Pop culture obsessives writing for the pop culture obsessed.
Pop culture obsessives writing for the pop culture obsessed.

Meet Covey, the folk-punk artist building an audience (and a twisted fantasy world) on TikTok

Covey
Covey
Photo: Matt Marino

TikTok fame is invaluable these days—it might just get you a role in the new She’s All That remake—and being a really, really good dancer isn’t the only game to conquer its algorithms. Just ask Tom Freeman, the British-born, Brooklyn-based artist behind folk-punk outfit Covey. After the release of his muscular debut, Class Of Cardinal Sin, was delayed by the pandemic, he barreled through the boredom by embarking on his Tour To Nobody, a trek through the Northeast that found him filming solo acoustic shows at weird dinosaur parks, quirky roadside stores, and even the famed Bread and Puppet Theater. He shared snippets of his journey to TikTok and posted the actual performances over on his YouTube.)

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His bite-sized travelogues soon found an audience, one that’s since grown to more than a million since the account was first created in September. On Halloween, he sought to sustain their interest by reigniting one of his old hobbies: creating characters from hand-painted figurines. Throughout a series of TikToks, Freeman introduced the adorably monstrous characters as the students of his Class Of Cardinal Sin, unpacking their backstories in such a way that an entire subreddit was started to further explore their lore.

It all culminated with the music video for “Cut On The Crease,” a twisted clip with an offbeat emotional edge that vividly brings to life Freeman’s figurines as it provides a striking canvas for the song’s piercing lyrics and stirring melodies.

I’m excited for fans to see the stories told in this totally different medium and couldn’t be happier with how it turned out,” he wrote in a statement accompanying the video. “[T]he personalities definitely come across in the video how I intended them to and how fans have come to know them. Through all the lore, fan theories, cosplay and fan art, the character identities have only gotten more and more vivid, so much so that they began to transcend their small toy bodies even before this video.”

Check it out below.

Freeman elaborated on the figurines, who you certainly haven’t see the last of, in an email interview with The A.V. Club. He also chatted about his impromptu tour and teased what’s next.

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The A.V. Club: How did you first become acquainted with TikTok?

Tom Freeman: I just started posting videos of my friends and me messing around getting drunk, making fun of one friend for being a Milk Kid and then figured I could use the platform to really promote my music and as a replacement for tour whilst in quarantine and thats when I started the tour to nobody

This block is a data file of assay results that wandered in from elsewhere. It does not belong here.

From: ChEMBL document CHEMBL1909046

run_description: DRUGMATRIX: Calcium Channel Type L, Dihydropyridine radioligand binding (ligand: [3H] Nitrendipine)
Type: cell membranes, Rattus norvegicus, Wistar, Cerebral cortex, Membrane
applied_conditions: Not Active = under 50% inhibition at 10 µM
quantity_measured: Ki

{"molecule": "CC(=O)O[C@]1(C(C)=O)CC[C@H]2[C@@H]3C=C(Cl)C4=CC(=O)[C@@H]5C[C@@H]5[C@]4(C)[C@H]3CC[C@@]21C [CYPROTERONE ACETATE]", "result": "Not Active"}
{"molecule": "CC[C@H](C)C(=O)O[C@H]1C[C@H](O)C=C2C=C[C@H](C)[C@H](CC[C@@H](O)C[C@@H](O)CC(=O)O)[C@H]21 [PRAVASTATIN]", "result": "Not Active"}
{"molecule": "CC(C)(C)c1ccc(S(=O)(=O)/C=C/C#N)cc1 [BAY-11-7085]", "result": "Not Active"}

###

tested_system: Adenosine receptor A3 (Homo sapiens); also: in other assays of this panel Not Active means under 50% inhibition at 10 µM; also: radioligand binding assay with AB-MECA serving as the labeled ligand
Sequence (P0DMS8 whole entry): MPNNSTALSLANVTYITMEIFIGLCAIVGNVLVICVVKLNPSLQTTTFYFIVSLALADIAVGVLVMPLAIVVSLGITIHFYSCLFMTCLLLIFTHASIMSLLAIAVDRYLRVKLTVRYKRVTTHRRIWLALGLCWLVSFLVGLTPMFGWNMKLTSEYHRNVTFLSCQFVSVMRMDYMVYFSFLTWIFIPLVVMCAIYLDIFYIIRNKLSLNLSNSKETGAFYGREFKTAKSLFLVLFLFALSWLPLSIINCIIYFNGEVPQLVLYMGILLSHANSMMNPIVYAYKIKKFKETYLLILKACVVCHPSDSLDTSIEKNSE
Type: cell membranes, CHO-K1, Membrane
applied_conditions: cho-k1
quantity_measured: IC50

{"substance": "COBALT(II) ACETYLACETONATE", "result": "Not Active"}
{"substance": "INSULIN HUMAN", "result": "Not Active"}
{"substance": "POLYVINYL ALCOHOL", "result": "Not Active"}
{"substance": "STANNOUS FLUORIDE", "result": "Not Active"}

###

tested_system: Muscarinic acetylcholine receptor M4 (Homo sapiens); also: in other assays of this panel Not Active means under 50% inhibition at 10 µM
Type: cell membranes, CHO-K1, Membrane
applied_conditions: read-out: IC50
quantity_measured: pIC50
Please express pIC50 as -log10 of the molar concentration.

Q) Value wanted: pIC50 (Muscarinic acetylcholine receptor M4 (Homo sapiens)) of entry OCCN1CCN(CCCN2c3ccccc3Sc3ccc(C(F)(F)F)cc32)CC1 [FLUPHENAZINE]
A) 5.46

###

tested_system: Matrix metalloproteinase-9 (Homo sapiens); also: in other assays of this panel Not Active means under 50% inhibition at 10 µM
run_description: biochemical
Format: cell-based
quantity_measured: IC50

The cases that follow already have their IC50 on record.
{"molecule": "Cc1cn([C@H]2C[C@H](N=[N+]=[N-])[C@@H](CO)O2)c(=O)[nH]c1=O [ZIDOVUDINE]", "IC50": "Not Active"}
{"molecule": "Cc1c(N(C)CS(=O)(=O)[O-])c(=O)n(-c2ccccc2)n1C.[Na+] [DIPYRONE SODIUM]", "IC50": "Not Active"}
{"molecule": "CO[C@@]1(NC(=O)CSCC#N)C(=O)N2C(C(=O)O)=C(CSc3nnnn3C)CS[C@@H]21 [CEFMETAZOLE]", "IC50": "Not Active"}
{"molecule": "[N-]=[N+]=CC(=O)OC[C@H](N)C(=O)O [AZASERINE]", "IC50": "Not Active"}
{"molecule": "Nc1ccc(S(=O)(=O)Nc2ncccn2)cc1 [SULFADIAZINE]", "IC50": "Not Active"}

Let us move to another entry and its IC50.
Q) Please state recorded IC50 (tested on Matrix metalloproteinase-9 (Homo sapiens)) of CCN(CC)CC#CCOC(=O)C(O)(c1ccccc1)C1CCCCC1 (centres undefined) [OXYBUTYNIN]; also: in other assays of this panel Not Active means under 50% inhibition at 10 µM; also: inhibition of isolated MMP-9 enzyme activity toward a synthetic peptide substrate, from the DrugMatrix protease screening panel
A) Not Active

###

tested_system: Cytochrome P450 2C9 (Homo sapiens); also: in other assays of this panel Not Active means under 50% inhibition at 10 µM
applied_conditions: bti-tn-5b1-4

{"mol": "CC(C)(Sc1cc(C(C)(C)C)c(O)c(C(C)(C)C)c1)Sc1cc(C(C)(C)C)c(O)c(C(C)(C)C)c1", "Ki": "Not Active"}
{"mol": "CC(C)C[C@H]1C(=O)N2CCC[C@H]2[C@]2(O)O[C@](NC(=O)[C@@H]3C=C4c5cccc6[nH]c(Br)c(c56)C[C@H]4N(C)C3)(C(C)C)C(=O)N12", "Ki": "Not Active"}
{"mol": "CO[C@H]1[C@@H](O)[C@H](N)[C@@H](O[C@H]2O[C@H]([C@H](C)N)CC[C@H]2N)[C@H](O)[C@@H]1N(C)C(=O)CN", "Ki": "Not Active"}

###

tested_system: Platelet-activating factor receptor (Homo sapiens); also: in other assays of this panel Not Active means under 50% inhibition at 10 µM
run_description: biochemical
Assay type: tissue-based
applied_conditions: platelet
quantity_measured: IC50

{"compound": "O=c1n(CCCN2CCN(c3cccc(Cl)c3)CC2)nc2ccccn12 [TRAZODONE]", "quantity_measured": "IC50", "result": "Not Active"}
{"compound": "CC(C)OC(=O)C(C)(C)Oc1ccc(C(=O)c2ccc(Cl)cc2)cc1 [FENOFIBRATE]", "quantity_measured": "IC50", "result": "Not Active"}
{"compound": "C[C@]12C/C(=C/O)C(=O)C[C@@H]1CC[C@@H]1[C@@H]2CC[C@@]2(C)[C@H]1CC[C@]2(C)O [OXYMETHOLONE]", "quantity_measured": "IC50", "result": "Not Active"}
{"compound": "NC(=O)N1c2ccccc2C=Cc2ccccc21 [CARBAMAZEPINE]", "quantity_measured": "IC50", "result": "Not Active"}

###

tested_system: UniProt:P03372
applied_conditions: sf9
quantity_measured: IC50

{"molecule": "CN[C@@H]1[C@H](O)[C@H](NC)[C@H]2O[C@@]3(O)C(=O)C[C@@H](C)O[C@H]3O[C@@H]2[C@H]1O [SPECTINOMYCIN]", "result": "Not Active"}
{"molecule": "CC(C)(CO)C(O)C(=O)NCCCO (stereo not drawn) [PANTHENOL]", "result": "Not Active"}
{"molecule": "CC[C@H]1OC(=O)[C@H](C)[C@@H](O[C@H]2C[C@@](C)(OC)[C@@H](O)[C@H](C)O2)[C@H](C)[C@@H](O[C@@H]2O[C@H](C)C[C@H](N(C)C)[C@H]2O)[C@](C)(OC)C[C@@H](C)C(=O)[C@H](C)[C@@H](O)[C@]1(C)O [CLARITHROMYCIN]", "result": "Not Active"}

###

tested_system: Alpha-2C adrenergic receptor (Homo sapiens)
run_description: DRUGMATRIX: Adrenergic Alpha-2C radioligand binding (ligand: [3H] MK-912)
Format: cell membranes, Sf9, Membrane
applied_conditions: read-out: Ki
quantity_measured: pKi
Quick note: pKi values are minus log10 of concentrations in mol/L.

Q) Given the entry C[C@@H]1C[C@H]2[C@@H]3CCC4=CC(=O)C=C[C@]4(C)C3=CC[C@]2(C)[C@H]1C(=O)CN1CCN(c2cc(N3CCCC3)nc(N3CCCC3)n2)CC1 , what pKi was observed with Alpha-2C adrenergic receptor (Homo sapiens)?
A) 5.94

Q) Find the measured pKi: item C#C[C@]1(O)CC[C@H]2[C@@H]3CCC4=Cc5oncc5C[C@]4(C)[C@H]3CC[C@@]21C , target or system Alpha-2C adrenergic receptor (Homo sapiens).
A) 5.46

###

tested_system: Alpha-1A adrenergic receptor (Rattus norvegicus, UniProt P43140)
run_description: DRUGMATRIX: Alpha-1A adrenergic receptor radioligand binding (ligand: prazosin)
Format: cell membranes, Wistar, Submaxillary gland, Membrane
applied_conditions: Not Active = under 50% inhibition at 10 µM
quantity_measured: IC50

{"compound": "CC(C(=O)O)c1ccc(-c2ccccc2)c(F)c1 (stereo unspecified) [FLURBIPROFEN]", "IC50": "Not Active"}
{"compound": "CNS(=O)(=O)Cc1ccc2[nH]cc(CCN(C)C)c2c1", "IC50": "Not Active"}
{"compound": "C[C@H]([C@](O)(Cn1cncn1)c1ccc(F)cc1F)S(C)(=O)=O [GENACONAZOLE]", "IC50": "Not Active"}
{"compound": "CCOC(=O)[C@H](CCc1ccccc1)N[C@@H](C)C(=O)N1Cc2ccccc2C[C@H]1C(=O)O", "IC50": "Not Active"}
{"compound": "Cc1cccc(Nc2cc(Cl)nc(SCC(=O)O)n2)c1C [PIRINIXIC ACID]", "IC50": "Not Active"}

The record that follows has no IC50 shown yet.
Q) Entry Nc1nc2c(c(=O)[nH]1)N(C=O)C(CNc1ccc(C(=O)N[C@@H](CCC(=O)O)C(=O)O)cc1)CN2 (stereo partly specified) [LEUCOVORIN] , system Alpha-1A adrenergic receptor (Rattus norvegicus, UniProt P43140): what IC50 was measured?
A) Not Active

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AVC: How did the “Tour To Nobody” concept come about? What were some of your favorite places to play?

TF: It came about simply because I was so frustrated with being unable to play shows and simply be a musician in the way I’ve known for years. That side of my life has become such a strong part of who I am and when it was taken away I felt incredibly lost and stuck and I’m sure a lot of other musicians felt that way too. I figured there was some kind of thing I could do episodically and really wanted to do an acoustic version of SCLSCD and those two things came together perfectly to do a sort of socially distant tour where I record each session at a weird and on brand location. I think my favorite location was the Bread and Puppet theater. The artistry was incredible and just so freely creative. It was perfectly obscure and felt like some kind of fantasy world, especially the memorial grounds.

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AVC: How did the figurine concept come about? Has this kind of work always been a hobby of yours?

TF: Yeah I grew up painting Warhammer and Warhammer 40k—painted Orks, Waaaargh—but never kit bashed as a kid. I knew I wanted to make some characters for the from cover and do a diorama and when I picked up the hobby again as an adult I realized I could now apply my adult brain to it and become much better at it all. I absolutely loved putting it together and I’m so happy I picked the hobby back up in a much more creative way.

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AVC: Do you have any future plans for these figurines beyond this album cycle?

TF: Yes! But I don’t want to spoil anything. All I will say is “College of Cardinal Sin”.

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AVC: What’s it like being TikTok famous?

TF: I don’t think I’m Tik Tok famous hahah. You should ask the characters how it feels!

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You can pre-order Class Of Cardinal Sin here (and pick up some sick character-themed merch). A firm release date has yet to be set, but you can expect it in the spring of 2021. In the meantime, follow him on TikTok.

Send Great Job, Internet tips to gji@theonion.com

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Randall Colburn is The A.V. Club's Internet Culture Editor. He lives in Chicago, occasionally writes plays, and was a talking head in Best Worst Movie, the documentary about Troll 2.